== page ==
• There has been a shift in the international culture to be more pro-breastfeeding than it was during the 1900s.  It is unfortunate that some families feel ‘pressured to breastfeed’, as Rachel mentioned in the interview. Personally, I think this shift in societal views towards breastfeeding has more to do with current research identifying the vast health-promoting and immunological benefits to mom and baby when breastfeeding, rather than parents feeling pressured to breastfeed.

  • TOTs are nothing new.  Tongue ties and frenotomy descriptions can be found in early Japanese writings, other historical documents, and even the bible.  In the 1600s, frenotomy was widely known and there is documentation that describes that midwives would keep one fingernail long and sharp so that she could release the tight frenulum without the use of an instrument.

  • In the early 1900s, formula was advertised as better than breastmilk and breastfeeding was considered as something that only impoverished people do.  Up until then, if a mother could not breastfeed her baby, the family hired a wet nurse or the baby would die due to lack of nourishment. Formula changed the way we looked at infant nutrition and breastfeeding, which meant tethered oral tissue wasn’t viewed as important to address.  With this pendulum shift to positive views about breastfeeding, parents want answers when challenges arise. And many of these challenges can be attributed to TOTs.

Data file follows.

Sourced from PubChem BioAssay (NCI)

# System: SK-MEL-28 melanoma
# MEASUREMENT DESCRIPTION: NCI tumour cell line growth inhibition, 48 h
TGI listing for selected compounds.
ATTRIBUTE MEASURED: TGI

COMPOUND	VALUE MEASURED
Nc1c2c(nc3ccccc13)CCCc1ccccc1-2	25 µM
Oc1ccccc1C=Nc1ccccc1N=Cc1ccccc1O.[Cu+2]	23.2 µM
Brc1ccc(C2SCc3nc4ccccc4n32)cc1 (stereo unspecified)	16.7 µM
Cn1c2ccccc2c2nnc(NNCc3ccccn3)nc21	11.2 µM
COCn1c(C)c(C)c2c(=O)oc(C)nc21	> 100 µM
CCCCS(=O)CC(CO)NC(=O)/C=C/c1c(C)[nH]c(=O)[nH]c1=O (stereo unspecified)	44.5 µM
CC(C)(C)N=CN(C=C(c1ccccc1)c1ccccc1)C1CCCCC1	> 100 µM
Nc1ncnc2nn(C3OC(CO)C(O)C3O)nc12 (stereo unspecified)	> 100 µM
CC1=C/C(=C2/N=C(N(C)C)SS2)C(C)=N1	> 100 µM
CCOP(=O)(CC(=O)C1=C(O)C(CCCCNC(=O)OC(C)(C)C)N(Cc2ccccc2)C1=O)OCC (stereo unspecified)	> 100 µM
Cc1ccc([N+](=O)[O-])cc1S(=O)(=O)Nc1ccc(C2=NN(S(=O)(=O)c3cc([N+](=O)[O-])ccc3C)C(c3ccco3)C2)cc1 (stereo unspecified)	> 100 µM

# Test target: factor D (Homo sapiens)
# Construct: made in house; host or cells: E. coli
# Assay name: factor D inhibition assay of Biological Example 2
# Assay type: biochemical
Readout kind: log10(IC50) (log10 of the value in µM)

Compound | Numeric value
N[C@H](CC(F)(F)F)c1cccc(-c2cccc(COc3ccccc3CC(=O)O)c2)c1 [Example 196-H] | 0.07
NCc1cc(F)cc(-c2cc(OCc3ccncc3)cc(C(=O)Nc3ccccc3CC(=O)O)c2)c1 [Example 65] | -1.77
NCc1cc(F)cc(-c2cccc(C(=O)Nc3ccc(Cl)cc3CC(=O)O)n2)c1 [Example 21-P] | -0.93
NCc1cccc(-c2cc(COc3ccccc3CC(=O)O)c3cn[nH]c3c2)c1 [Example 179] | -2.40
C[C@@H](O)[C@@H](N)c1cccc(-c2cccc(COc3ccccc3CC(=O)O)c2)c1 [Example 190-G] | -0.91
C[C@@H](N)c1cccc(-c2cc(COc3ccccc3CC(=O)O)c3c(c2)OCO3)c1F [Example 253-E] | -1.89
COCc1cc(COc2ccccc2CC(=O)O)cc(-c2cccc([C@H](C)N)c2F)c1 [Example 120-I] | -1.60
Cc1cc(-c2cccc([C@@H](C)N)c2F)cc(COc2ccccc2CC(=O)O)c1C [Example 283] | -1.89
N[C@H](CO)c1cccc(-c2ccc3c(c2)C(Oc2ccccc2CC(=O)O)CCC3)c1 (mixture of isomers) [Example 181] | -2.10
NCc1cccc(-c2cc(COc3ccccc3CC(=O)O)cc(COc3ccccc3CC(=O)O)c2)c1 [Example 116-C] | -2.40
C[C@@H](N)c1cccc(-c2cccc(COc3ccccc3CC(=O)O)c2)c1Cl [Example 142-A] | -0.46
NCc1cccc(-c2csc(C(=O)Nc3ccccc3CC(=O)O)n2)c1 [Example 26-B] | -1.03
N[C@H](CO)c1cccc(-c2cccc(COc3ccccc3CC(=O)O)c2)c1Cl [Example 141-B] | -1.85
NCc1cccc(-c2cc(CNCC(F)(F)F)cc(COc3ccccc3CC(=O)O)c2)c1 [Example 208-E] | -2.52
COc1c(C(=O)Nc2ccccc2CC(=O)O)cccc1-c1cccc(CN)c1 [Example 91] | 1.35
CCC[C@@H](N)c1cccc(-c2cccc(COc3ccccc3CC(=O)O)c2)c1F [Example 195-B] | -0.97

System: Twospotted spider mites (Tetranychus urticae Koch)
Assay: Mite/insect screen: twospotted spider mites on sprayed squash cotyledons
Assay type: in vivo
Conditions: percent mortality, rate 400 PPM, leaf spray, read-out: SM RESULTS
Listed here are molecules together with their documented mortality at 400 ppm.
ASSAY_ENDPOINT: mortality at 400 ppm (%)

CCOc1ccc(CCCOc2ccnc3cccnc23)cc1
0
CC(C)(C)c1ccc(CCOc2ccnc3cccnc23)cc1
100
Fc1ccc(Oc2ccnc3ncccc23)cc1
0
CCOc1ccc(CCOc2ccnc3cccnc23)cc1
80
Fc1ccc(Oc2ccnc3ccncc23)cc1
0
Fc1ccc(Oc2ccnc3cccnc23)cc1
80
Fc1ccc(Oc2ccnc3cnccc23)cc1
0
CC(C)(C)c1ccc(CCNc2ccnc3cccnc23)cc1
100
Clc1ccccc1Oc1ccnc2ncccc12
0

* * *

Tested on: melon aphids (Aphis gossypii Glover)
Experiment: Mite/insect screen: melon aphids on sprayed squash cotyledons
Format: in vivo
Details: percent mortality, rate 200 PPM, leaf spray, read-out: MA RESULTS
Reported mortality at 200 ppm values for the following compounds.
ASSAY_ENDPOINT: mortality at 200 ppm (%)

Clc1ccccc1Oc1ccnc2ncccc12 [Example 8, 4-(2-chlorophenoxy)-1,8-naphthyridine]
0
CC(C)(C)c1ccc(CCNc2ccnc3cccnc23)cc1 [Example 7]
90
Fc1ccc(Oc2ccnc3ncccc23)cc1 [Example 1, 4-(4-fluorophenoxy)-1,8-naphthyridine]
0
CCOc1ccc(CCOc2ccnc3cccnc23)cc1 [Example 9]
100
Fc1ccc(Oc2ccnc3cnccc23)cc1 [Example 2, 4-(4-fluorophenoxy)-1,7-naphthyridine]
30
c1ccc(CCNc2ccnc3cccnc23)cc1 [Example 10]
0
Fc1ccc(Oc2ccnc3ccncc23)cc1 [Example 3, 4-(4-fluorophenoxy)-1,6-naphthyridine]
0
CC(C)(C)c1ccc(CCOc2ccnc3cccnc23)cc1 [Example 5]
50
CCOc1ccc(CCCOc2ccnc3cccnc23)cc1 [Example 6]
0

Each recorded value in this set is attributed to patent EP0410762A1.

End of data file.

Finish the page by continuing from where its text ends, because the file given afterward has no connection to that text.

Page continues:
There is a lack of evidence specifically studying the long term effects of tethered oral tissue (TOTs)

  • There are several case studies and randomized control studies on how frenotomies improve breastfeeding outcome.

  • There are some correlations between TOTs and challenges eating solid foods, speech and change in oral/dental structure, but there is only a small amount of research to back this up.   We clearly need more research.

  • What we do know is that children with TOTs often mouth breathe, which is widely recognized as pathological and may lead to:

    • open-mouth posture, which can block the airway when sleeping, leading to bruxism, snoring, sleep apnea

    • impaired swallowing, which can lead to a palate that doesn’t naturally expand and Eustchian tubes not opening and equalizing pressure in the middle ear